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Trenton, ME: SPED "biggest single factor in budget increase"; 42% percent hike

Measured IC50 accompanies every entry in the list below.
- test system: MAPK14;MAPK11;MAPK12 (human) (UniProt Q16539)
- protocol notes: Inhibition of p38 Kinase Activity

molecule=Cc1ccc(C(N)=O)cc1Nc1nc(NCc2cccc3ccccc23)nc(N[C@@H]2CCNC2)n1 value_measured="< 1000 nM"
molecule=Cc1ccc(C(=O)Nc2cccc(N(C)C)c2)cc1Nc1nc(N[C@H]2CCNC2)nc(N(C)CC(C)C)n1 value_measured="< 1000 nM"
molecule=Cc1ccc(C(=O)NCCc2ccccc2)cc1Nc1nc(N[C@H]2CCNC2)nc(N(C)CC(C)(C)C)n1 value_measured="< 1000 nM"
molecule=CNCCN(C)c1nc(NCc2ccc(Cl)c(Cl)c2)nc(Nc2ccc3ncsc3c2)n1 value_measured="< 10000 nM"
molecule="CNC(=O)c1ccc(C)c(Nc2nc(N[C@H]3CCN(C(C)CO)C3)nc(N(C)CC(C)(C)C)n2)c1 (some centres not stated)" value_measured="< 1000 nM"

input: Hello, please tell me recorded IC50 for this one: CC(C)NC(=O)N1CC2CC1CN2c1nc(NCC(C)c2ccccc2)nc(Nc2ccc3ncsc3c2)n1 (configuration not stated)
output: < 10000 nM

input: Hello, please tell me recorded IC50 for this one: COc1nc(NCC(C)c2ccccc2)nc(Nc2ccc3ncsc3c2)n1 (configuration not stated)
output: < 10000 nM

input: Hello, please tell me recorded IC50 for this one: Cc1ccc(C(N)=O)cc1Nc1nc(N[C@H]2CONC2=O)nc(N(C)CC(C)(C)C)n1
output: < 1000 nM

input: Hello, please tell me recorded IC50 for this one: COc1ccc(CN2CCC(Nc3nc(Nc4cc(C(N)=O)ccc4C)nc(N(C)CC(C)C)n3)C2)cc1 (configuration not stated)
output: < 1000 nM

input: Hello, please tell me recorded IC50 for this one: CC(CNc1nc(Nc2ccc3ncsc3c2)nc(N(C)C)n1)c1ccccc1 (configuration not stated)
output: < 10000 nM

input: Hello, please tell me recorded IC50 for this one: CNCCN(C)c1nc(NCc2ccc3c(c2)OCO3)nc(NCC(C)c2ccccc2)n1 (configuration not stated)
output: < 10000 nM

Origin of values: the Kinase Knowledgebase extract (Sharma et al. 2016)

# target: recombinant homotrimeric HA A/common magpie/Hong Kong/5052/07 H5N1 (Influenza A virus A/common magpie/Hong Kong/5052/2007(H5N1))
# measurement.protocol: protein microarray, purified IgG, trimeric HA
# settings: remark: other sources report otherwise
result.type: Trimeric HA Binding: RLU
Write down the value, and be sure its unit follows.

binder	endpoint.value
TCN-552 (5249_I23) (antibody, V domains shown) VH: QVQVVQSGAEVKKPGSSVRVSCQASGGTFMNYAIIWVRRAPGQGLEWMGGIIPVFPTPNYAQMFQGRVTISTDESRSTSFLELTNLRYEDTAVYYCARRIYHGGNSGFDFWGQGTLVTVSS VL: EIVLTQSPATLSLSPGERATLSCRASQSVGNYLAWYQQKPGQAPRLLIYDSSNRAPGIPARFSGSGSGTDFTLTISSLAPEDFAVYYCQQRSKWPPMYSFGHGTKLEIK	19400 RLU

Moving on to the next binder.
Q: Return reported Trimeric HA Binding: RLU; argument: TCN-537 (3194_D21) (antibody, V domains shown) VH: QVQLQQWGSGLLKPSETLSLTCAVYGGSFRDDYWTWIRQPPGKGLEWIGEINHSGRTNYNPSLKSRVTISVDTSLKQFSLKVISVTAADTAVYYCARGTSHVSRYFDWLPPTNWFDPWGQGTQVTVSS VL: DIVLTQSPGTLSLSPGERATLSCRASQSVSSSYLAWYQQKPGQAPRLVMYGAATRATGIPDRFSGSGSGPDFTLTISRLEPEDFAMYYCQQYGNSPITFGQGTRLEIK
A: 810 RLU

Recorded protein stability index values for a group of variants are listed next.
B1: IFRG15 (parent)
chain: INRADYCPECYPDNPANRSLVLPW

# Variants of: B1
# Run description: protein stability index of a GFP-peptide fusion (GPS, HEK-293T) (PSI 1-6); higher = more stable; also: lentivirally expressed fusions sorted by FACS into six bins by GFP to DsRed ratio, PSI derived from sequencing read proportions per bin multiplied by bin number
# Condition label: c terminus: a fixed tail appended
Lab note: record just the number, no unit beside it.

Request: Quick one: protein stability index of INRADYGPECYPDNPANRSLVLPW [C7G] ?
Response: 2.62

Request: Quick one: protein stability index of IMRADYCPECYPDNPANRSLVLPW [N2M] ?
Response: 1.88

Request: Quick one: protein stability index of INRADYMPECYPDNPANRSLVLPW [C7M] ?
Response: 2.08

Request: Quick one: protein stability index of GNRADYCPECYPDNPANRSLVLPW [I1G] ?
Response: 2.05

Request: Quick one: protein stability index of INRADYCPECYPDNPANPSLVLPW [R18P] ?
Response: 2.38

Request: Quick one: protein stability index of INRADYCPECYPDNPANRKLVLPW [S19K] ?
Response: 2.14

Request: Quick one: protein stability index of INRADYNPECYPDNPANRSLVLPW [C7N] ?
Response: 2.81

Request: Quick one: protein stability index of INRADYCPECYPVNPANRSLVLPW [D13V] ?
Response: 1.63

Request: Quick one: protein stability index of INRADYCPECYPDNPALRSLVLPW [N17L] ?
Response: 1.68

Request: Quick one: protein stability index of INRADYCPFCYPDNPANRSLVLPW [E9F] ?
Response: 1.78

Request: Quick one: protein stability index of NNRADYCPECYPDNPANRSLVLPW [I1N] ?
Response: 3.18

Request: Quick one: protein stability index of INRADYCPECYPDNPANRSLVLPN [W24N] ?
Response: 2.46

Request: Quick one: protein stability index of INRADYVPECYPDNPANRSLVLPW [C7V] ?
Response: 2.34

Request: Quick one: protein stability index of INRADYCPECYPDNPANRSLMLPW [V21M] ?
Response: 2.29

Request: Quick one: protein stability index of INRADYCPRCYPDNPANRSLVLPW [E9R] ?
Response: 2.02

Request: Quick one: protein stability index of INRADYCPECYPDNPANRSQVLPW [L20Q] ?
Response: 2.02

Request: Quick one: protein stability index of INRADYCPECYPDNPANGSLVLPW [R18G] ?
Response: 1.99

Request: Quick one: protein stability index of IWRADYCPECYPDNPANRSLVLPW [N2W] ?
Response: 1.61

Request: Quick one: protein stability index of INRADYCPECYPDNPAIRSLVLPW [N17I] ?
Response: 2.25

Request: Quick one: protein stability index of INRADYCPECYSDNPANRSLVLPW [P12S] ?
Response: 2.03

Mar 14, 2019, Ellsworth (ME) American: School faces budget crisis TRENTON — If voters at the May 21 town meeting approve the $3.97 million budget for Trenton Elementary School for next year that the school committee adopted Tuesday, property owners will pay 15.13 percent more in taxes. That increase amounts to $147.70 for every $100,000 of property valuation. … The biggest single factor in the budget increase is a 42.39 percent hike in funding for special education. About $179,000 of the additional cost is for two children whose special education needs have required their placement in other schools. Because the children are Trenton residents, the town is responsible for the cost of their education. … To help with that, Zboray is using $110,000 of the $113,000 in the school’s special education reserve account. And he is limiting school purchasing to essential items. … The preliminary budget that Zboray presented to the school committee in January called for an increase in taxpayer funding of $606,850, or 20.15 percent. Administrators and school committee members, in consultation with teachers and town officials, have trimmed that increase to about 15 percent. “Any additional cuts will dismantle education as we know it for the children of this school,” Superintendent Marc Gousse said at the Trenton school committee meeting Tuesday. “To budget even close to what may be considered acceptable by some is to eliminate positions and programs.” He said those could include “all activities, all athletics, extra-curricular programs and after-school programs.” “As I see it, you cannot cut your way out of this mess.” Gousse said he understands that a large tax increase would place a significant burden on some Trenton residents, especially those on fixed incomes, but he said the school committee “has the primary responsibility to fund education to support the needs of children.” … “But if you do drastic cuts, this won’t be a school anymore; it will be hollow…if we get rid of sports, get rid of music and all of that. So, I think we just need to go to the taxpayers, to the voters and see what they say.” … Gousse emphasized that Trenton is not unique in facing a serious budget crisis, noting that Southwest Harbor had a somewhat similar situation a few years ago….


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